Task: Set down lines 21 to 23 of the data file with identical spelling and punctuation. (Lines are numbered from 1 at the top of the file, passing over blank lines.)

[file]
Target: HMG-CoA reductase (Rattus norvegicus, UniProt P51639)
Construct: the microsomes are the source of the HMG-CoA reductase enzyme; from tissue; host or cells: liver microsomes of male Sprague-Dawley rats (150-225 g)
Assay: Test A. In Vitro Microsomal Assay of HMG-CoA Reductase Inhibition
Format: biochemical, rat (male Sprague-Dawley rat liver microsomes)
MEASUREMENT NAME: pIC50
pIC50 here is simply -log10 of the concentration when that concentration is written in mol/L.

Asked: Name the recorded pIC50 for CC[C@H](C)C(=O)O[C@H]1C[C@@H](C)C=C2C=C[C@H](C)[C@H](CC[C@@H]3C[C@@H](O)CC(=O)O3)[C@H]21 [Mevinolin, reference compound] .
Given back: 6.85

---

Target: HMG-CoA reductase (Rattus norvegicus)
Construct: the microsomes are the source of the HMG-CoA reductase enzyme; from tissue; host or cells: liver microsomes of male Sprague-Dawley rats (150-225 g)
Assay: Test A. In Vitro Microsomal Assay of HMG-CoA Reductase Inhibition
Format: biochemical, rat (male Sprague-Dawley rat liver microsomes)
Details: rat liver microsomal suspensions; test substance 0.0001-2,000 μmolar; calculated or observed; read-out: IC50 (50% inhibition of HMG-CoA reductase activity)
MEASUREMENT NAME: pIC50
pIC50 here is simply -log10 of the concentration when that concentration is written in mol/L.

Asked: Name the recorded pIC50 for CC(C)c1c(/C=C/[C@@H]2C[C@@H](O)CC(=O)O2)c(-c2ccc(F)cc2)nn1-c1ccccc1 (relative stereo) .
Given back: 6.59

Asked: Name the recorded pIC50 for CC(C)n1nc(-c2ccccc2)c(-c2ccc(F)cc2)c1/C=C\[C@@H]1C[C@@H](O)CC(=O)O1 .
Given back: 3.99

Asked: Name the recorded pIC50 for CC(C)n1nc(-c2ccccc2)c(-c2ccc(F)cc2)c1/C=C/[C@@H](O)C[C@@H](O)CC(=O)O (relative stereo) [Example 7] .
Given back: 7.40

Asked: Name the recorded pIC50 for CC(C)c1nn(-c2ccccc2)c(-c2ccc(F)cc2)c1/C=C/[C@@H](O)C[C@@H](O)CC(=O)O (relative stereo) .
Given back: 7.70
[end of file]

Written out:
Asked: Name the recorded pIC50 for CC(C)n1nc(-c2ccccc2)c(-c2ccc(F)cc2)c1/C=C/[C@@H](O)C[C@@H](O)CC(=O)O (relative stereo) [Example 7] .
Given back: 7.40

Asked: Name the recorded pIC50 for CC(C)c1nn(-c2ccccc2)c(-c2ccc(F)cc2)c1/C=C/[C@@H](O)C[C@@H](O)CC(=O)O (relative stereo) .